Washington —Vice President Mike Pence announced just after 3:40 a.m. Thursday that President-elect Joe Biden had won the presidency after Congress completed the counting of the Electoral College votes. What was largely seen as a perfunctory last step before Mr. Biden's inauguration had turned into a day of chaos after an angry mob of rioters stormed the U.S. Capitol in an effort to halt the process.
Congress had to recess for nearly six hours after the angry mob of President Trump's supporters stormed the U.S. Capitol, leaving four people dead in the melee and sending members of Congress fleeing from the floor during what Senate Majority Leader Mitch McConnell had earlier branded "the most important vote I've ever cast."
Earlier Wednesday, President Trump had encouraged his supporters to "walk over" to the U.S. Capitol as Congress counted the Electoral College votes, the largely ceremonial final step affirming President-elect Joe Biden's victory. Although Mr. Trump has lately been insisting Vice President Mike Pence had the authority to overturn the election results, Pence defied Mr. Trump on Wednesday and issued a lengthy statement saying he could not change the outcome.
Chaos erupted at the U.S. Capitol a few hours later as an angry mob of rioters — many waving Trump flags or carrying Trump gear — breached the building.
D.C. Metro police said one woman was shot and killed by police and three people died from medical emergencies. More than 52 people were arrested, with 47 of those arrested for curfew violations.
Mr. Biden gave a speech in Delaware denouncing the violence and called on Mr. Trump to address the nation. Mr. Trump then posted a one-minute video to Twitter, telling the rioters they are "special" but they "need to go home now."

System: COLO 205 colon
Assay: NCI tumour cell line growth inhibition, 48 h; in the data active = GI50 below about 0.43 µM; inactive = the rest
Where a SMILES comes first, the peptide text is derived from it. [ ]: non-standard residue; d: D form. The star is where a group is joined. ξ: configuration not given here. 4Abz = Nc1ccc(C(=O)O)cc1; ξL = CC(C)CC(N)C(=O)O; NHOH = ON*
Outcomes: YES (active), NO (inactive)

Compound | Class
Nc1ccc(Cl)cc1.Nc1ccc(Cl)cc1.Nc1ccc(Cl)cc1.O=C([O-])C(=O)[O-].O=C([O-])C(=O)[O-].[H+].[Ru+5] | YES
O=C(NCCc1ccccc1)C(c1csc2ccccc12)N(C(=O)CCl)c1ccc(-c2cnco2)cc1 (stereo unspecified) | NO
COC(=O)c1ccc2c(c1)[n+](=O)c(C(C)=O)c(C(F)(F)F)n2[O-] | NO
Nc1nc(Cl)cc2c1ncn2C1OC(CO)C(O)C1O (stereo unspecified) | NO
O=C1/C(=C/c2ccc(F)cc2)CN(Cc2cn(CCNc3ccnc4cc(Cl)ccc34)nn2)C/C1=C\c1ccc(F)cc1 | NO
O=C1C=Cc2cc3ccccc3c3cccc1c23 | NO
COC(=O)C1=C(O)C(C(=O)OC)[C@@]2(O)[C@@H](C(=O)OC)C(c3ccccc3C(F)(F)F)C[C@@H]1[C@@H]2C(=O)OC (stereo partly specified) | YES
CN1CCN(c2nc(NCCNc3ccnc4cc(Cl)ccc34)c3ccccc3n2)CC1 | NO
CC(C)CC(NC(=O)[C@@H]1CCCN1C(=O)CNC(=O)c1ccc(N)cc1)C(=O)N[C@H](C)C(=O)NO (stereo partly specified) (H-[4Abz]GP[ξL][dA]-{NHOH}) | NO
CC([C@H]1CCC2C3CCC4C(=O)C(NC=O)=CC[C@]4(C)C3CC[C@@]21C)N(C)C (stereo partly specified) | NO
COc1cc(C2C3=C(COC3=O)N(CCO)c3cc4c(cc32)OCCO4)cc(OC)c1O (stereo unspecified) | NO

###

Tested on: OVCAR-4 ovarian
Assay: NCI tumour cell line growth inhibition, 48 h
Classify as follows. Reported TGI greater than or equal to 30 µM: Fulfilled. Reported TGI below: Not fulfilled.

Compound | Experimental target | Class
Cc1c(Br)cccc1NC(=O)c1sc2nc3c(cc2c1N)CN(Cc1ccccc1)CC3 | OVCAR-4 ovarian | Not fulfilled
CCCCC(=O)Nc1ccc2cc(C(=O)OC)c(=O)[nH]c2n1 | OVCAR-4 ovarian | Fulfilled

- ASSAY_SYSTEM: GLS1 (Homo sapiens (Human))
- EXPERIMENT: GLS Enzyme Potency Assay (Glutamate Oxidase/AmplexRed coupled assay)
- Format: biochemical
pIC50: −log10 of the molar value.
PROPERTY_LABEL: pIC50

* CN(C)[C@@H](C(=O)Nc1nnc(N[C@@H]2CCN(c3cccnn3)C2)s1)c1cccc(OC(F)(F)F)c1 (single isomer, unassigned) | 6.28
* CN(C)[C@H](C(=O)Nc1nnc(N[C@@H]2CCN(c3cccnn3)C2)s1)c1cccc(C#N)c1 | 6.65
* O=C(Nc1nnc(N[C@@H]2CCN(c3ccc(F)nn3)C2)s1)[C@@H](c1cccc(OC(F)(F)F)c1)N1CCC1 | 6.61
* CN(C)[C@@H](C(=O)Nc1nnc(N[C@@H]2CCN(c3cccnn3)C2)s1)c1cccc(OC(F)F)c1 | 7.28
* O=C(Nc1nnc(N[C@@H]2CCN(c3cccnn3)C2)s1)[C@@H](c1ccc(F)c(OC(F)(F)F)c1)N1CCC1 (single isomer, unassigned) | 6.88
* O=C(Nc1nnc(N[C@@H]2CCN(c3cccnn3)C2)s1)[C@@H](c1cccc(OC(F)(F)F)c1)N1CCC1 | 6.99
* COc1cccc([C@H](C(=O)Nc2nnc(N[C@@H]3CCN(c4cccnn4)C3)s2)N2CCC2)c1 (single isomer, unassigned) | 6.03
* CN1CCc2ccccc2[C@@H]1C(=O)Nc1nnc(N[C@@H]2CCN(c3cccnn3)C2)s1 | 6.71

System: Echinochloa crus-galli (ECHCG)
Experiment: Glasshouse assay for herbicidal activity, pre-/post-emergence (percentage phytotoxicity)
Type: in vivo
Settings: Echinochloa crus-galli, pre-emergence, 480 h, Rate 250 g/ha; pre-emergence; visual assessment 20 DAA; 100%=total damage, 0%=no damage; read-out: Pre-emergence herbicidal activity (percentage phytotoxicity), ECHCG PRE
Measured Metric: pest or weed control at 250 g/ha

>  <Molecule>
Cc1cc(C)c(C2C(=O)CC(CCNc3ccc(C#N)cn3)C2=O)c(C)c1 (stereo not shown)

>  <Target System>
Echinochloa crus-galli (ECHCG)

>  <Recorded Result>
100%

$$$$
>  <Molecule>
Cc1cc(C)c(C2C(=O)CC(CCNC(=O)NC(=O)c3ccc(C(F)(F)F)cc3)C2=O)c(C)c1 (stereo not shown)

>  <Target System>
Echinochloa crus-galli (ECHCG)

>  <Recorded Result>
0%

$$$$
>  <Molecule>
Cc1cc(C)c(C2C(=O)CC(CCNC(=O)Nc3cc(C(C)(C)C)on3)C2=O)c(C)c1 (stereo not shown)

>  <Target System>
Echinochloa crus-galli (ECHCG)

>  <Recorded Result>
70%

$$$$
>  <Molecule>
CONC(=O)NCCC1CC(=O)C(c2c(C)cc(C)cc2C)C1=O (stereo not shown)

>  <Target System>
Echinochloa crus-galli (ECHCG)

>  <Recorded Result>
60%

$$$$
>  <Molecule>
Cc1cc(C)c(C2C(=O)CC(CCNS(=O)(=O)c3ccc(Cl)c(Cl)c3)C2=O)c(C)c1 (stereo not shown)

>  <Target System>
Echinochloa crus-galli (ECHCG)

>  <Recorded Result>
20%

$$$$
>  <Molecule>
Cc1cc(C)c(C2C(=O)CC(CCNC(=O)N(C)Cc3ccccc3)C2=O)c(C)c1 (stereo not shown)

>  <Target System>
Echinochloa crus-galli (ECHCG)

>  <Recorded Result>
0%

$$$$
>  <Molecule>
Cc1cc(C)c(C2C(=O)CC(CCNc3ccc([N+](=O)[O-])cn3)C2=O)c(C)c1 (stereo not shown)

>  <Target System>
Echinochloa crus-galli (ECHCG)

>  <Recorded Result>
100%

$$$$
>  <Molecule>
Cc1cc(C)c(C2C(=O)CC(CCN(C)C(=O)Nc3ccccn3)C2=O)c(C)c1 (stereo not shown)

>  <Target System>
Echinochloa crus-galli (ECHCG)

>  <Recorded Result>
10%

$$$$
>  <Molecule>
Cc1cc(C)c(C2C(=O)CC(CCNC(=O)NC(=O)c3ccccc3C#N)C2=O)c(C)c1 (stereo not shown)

Congress reconvened nearly six hours later after leaving the floor, taking up where it had left off in hearing the objection from Senator Ted Cruz and Congressman Paul Gosar to Arizona's electoral results. The Senate rejected the objection 93-6, and the House rejected it 303-121.
Despite calls from more than a dozen senators who said they would support objections to electoral results in key states, no senators signed onto House members' objections to the results in Michigan and Nevada.
But Senator Josh Hawley followed through on his promise to object to Pennsylvania's results. The Senate rejected it 92-7, leaving the House to debate it for two hours before it was rejected after 3 a.m.
Since none of these objections have a majority, they had no chance of succeeding. Even if there was a majority on any of the objections, it would not change the outcome of the election. Mr. Biden will be sworn in on January 20.